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A very, very good morning to all you lovers of Saturday morning rugby.
England, one of the primary challengers to New Zealand’s crown, are in action at 9am (eir Sport) against those feisty felines, the Pumas.
There’s still time to sort yourself some breakfast and a pot of hot beverage before kick-off comes, so get yourself settled for what is sure to be a stormy encounter between nations with, shall we say, history.
Australia have already been in action this morning, securing a bonus point win over Uruguay to move top of Pool D and they could well be facing England in the last eight if results go as we expect.
Here’s the Argentina team hoping to disrupt that forecast.
Argentina: Emiliano Boffelli; Matias Moroni, Matias Orlando, Jeronimo De La Fuente, Santiago Carreras; Benjamin Urdapilleta, Tomas Cubelli: Nahuel Tetaz Chaparro, Julian Montoya, Juan Figallo; Guido Petti, Tomas Lavanini; Pablo Matera (Capt), Marcos Kremer, Javier Ortega Desio.
Replacements: Agustin Creevy, Mayco Vivas, Santiago Medrano, Matias Alemanno, Tomas Lezana, Felipe Ezcurra, Lucas Mensa, Bautista Delguy
England have looked impressive so far, but this will be their first real Test and Jones has again gone with the dual playmaker option of Farrell and Ford. Mako Vunipola and Jack Nowell look set to return from injury off the bench to give a real sense of momentum about this particular chariot.
England: Elliot Daly; Anthony Watson, Manu Tuilagi, Owen Farrell (Capt), Jonny May; George Ford, Ben Youngs: Joe Marler, Jamie George, Kyle Sinckler; Maro Itoje, George Kruis; Tom Curry, Sam Underhill, Billy Vunipola.
Replacements: Luke Cowan-Dickie, Mako Vunipola, Dan Cole, Courtney Lawes, Lewis Ludlam, Willi Heinz, Henry Slade, Jack Nowell.
Good news for Ireland! Eddie Jones reports that the humidity has dropped and he expects perfect conditions for running rugby in this one.
He also had a nice wee cut off Augustin Creevy, who said England played a ‘boring’ brand of rugby.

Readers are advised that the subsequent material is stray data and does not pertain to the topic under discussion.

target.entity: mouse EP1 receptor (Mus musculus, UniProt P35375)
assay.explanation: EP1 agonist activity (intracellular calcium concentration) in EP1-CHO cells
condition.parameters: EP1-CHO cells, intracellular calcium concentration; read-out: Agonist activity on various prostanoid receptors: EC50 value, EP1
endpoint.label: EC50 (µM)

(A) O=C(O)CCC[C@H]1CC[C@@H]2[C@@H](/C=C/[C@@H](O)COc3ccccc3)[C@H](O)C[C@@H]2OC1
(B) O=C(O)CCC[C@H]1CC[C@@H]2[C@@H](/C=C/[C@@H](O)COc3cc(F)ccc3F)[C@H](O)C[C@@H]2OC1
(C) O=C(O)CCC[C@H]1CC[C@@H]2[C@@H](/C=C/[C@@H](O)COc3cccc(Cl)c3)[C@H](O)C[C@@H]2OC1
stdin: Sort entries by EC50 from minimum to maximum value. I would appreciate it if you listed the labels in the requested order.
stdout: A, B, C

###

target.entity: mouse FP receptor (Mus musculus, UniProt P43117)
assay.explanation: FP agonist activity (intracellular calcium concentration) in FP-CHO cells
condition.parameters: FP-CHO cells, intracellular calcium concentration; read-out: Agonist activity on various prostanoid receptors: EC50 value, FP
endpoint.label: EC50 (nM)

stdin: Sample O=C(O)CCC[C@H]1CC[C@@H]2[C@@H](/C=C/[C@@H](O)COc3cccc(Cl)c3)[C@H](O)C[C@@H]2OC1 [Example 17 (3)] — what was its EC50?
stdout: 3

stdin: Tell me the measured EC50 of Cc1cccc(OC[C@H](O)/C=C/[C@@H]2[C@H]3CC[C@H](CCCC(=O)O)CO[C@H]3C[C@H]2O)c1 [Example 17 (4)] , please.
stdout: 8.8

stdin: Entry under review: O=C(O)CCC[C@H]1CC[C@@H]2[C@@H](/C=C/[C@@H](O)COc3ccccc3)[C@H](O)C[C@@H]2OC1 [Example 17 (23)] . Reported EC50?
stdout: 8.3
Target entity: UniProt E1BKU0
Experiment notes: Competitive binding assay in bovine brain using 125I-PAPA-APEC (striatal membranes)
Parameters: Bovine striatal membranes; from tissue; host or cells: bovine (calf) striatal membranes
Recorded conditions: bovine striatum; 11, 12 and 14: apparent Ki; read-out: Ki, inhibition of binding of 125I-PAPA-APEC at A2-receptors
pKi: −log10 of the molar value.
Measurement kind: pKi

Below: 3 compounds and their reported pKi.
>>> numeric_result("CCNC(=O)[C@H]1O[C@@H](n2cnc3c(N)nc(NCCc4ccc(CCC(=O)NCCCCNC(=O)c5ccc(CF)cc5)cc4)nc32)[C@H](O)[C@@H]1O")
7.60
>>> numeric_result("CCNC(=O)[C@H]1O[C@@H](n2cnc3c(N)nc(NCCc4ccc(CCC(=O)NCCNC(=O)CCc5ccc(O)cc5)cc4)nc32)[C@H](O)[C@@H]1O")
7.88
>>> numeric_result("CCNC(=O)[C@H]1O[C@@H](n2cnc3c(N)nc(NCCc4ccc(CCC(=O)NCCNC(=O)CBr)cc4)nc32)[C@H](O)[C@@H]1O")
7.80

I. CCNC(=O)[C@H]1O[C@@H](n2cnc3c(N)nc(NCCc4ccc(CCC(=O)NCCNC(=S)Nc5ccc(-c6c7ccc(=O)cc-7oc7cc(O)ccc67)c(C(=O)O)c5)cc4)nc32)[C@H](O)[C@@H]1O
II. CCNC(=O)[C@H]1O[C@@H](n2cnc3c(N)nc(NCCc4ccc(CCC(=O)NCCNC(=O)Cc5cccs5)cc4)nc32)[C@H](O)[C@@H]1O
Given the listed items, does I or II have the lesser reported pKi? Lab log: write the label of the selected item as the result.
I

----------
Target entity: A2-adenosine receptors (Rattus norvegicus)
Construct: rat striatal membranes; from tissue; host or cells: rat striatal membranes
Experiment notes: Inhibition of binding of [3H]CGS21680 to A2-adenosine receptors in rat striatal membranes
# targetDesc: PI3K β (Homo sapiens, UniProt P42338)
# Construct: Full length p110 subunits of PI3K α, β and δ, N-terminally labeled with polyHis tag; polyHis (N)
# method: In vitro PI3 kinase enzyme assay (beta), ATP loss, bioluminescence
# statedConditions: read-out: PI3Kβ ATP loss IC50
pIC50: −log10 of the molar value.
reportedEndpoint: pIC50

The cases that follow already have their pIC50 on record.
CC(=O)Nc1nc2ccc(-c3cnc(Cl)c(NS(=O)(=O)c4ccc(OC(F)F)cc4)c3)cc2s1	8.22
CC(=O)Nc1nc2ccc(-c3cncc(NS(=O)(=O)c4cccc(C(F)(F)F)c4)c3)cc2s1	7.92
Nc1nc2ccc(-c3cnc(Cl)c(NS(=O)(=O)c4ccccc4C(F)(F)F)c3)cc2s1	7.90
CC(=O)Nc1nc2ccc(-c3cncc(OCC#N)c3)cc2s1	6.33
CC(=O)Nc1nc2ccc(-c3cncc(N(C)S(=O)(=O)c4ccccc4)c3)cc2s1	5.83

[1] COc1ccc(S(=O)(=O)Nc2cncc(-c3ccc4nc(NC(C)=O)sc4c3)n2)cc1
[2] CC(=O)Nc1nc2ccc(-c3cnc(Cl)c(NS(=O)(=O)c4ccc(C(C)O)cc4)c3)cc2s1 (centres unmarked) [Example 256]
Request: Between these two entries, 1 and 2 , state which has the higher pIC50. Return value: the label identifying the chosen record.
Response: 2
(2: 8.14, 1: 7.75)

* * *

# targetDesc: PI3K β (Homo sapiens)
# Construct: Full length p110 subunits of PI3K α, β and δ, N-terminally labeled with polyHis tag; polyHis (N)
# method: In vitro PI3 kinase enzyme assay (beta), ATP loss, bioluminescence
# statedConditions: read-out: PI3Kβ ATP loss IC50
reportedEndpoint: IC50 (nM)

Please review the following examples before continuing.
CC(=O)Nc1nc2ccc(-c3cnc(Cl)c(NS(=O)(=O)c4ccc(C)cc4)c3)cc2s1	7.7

‘Everyone’s got their opinion,’ said Jones, ‘and he can express his opinion from the bench.’
As the teams head out to sing a few songs on the sideline, here’s another taste of the colour around the ground.
England fans really embracing the crusader, which isn’t exactly an image to win over hearts and minds in far-flung fields.
Source: Eugene Hoshiko
Alright then, that’s the formalities out of the way and Nigel Owens signalskick-off.
Solid start from England, but Argentina’s first attack is enough to give you nightmares about Cardiff in 2015.
A Billy V knock-on is chipped wide by Urdapilleta. Moroni cuts inside into space and chips ahead.
Fortunately for England, the cover in the back-field is there to sweep up behind the try-line.
Scrum V chance for Argentina though.
Argentina threaten and once Ford is called offside they whip a speculative pass wide where Carreras is bundled into touch.
Farrell gets a warning from the ref lest England think they can be cynical all day.
PENALTY! England 0 Argentina 3 (Urdapilleta ’6)
TRY! England 5 Argentina 3 (May ’8)
Exemplary response from England, mounting an efficient attack before getting a nice platform from a 10-metre line-out.
Itoje takes a throw to the tail and England truck up before switching back to the short side for Ford to slip the electric May into the corner.
Farrell’s kick cuts to the near side of the post to leave us with a two-point game.
And a fight!
Ahem, nobody likes to see these things of course… yada yada yada, but pass the popcorn will ya.
England won a scrum penalty and attempted to play the advantage before Owens whistled. Marginally after he did, Pablo Matera smashed late into Owen Farrell long after he had released a pass and that’s what sparked the slew of scuffles.
England showing nice line-speed in defence to keep Argentina from going wide as early as they’d like.
Jones’ side doing a good job of keeping the Pumas penned in their territory as they are also winning aerial battles when Argentina attempted to kick contestables clear.
Oh dear, Lavanini is in trouble here after a big smash on Owen Farrell’s face.
RED CARD! Tomas Lavanini
The lock hit the English captain in the head and once Farrell dropped, Lavanini’s left arm kept on swinging just to make it a rubber-stamped, stonewall red card.
The playmaking centre dusts himself down to take aim at a 45 metre penalty, but it’s a second miss left for Farrell.
Would be understandable if he was ever so slightly rattled by the clash a moment
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